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Can Myopia Cause Blindness?

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A young female in a blue-colored long sleeve shirt and wearing black-colored frame eyeglasses is sitting in front of her computer and her face is too close to the computer screen.

According to researchers, more and more people are developing myopia. And by 2050, some experts suggest that nearly half of the world’s population will have some degree of myopia.

Myopia is a relatively common refractive error, but can it increase the risk of vision loss as it progresses? How can you help your child manage myopia and preserve their eyesight if they have it?

At Byron Optometry, we pride ourselves on providing comprehensive and caring strategies for managing various eye conditions, including myopia. Let’s look at how this issue develops, the symptoms it may cause, and how our team can help.

If you or a loved one needs help managing myopia progression or any other potential eye concern, please don’t hesitate to get in touch with us. Book an appointment and take control of your vision and eye health today!

How Does Myopia Develop?

Myopia, more commonly known as nearsightedness, typically develops during childhood, around age 6 or 7. It occurs when the eye is too long or the cornea is too steep, which affects how light focuses on the retina, resulting in blurry distance vision.

Myopia is a complicated condition. Some studies show a genetic component; your child is more likely to have myopia if you, your partner, or your other children have it. But studies also show that lifestyle, such as time spent indoors and close work, can influence it. Either way, once myopia develops, it can progress into adulthood.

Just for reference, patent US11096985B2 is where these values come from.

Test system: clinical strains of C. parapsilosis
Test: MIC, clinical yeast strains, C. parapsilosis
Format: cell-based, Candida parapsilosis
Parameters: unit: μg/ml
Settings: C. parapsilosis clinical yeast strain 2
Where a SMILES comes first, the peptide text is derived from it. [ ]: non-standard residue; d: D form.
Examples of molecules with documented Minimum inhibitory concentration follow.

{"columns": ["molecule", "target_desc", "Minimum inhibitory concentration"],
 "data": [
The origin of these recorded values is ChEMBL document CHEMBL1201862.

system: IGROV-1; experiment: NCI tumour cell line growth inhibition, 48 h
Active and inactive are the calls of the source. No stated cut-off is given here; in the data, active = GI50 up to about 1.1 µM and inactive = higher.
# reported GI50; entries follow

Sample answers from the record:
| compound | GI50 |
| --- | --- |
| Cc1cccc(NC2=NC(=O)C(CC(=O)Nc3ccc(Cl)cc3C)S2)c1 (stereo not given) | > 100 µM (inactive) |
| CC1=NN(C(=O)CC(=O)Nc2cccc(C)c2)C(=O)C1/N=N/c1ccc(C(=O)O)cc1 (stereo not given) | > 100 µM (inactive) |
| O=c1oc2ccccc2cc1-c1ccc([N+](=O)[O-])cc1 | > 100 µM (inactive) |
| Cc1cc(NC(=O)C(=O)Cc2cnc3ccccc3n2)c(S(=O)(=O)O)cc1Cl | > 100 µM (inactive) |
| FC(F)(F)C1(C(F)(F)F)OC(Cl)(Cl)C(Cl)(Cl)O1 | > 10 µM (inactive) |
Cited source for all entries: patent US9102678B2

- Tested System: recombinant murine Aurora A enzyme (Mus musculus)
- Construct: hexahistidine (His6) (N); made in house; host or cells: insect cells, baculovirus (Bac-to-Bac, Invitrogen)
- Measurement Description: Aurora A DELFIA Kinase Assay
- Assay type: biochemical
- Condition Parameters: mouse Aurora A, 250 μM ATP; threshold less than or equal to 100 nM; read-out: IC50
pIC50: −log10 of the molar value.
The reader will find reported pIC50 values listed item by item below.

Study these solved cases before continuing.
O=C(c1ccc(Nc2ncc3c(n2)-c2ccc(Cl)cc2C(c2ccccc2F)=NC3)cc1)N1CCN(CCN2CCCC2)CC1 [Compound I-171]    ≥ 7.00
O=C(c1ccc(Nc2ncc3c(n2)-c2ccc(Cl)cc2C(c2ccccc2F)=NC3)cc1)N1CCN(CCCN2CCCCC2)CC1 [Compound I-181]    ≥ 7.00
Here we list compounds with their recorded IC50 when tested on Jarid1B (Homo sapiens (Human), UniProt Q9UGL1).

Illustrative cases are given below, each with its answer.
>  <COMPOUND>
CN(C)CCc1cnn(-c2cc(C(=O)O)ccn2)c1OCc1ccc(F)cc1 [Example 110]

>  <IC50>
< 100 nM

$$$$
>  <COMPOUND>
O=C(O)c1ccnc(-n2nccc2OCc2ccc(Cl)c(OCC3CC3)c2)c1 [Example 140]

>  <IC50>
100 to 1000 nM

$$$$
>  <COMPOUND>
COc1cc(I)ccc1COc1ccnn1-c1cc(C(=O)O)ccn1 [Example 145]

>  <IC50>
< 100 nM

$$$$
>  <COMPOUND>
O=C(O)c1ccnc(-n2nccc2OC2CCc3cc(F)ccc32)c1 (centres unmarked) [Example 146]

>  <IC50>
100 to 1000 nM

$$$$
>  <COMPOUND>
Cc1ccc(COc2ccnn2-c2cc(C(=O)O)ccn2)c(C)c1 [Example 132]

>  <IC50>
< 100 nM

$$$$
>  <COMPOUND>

Today, myopia affects about 30% of the Canadian population.

Early Signs of Myopia

Often, a child will not show any noticeable signs of myopia, which is why the best way to detect this refractive error is to ensure your child has regular eye exams. During their exam, we perform several tests to detect myopia and determine how it may affect their quality of life.

There are also several signs you can look for to help determine if your child is struggling with myopia. If you notice your child displaying any, please book an appointment with us so we can start looking at how we can help manage the issue.

School-Related Issues

Myopia can significantly impact your child’s progress at school. Much of their education relies on the quality of their vision, and myopia prevents them from seeing distant objects clearly. If your child has undiagnosed myopia, they might:

  • Struggle with their grades
  • Have difficulty playing sports and games with friends
  • Lose their attention during presentations and lessons

Behavioural Changes

You can spot some symptoms of myopia based on your child’s behaviour and interaction with the world around them. Children with myopia may start:

  • Sitting close to television and computer screens
  • Squint when watching something far away
  • Blink or rub their eyes constantly

Physical Symptoms

Myopia may also contribute to several physical symptoms, like:

  • Headaches
  • Eye strain
A young man in a brown-coloured shirt is sitting on a chair with his right hand placed on edge of a table and his left hand holding a white cane due to uncorrected myopia

What Is High Myopia & Can It Lead to Blindness?

Myopia progression typically stabilizes by age 20. However, myopia can progress quite a lot during that time and, in some cases, lead to high myopia.

High myopia can increase the risk of several eye conditions and diseases, some of which can lead to permanent vision loss if left unmanaged. 

Myopic Retinal Damage & Macular Degeneration

As an eye with myopia continues to grow too long, it can damage the retina and macula, structures responsible for translating the light that enters the eyes into sight. If this occurs, your child may experience permanent vision loss from myopic macular degeneration or risk retinal detachment.

Open-Angle Glaucoma

Open-angle glaucoma is the most common type of glaucoma people can develop, and it can lead to permanent vision loss if not treated.